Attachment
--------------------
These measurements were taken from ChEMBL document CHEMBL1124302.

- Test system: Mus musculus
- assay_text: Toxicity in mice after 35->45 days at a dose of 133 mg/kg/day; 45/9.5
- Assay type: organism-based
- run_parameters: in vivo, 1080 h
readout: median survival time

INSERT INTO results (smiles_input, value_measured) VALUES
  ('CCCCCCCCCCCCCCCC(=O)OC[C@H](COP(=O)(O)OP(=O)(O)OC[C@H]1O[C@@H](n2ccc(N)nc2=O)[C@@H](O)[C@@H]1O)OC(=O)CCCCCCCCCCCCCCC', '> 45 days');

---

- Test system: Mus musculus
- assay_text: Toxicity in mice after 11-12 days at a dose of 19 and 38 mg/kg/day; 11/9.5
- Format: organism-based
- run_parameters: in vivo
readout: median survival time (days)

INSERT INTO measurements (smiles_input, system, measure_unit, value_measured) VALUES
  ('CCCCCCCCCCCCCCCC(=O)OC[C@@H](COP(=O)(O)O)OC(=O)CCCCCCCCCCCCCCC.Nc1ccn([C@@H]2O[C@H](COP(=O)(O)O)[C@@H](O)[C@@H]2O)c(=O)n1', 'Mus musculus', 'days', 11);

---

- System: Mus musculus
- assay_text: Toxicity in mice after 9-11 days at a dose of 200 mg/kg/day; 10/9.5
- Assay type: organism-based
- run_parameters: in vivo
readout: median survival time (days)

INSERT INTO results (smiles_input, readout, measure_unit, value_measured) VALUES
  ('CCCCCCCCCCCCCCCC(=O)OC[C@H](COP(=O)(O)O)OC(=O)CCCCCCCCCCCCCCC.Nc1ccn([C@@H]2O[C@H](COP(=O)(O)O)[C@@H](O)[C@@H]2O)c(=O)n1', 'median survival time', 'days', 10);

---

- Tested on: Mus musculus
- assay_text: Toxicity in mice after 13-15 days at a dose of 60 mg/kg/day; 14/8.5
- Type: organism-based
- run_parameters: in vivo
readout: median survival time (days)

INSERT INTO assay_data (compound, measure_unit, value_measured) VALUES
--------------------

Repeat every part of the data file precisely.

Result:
These measurements were taken from ChEMBL document CHEMBL1124302.

- Test system: Mus musculus
- assay_text: Toxicity in mice after 35->45 days at a dose of 133 mg/kg/day; 45/9.5
- Assay type: organism-based
- run_parameters: in vivo, 1080 h
readout: median survival time

INSERT INTO results (smiles_input, value_measured) VALUES
  ('CCCCCCCCCCCCCCCC(=O)OC[C@H](COP(=O)(O)OP(=O)(O)OC[C@H]1O[C@@H](n2ccc(N)nc2=O)[C@@H](O)[C@@H]1O)OC(=O)CCCCCCCCCCCCCCC', '> 45 days');

---

- Test system: Mus musculus
- assay_text: Toxicity in mice after 11-12 days at a dose of 19 and 38 mg/kg/day; 11/9.5
- Format: organism-based
- run_parameters: in vivo
readout: median survival time (days)

INSERT INTO measurements (smiles_input, system, measure_unit, value_measured) VALUES
  ('CCCCCCCCCCCCCCCC(=O)OC[C@@H](COP(=O)(O)O)OC(=O)CCCCCCCCCCCCCCC.Nc1ccn([C@@H]2O[C@H](COP(=O)(O)O)[C@@H](O)[C@@H]2O)c(=O)n1', 'Mus musculus', 'days', 11);

---

- System: Mus musculus
- assay_text: Toxicity in mice after 9-11 days at a dose of 200 mg/kg/day; 10/9.5
- Assay type: organism-based
- run_parameters: in vivo
readout: median survival time (days)

INSERT INTO results (smiles_input, readout, measure_unit, value_measured) VALUES
  ('CCCCCCCCCCCCCCCC(=O)OC[C@H](COP(=O)(O)O)OC(=O)CCCCCCCCCCCCCCC.Nc1ccn([C@@H]2O[C@H](COP(=O)(O)O)[C@@H](O)[C@@H]2O)c(=O)n1', 'median survival time', 'days', 10);

---

- Tested on: Mus musculus
- assay_text: Toxicity in mice after 13-15 days at a dose of 60 mg/kg/day; 14/8.5
- Type: organism-based
- run_parameters: in vivo
readout: median survival time (days)

INSERT INTO assay_data (compound, measure_unit, value_measured) VALUES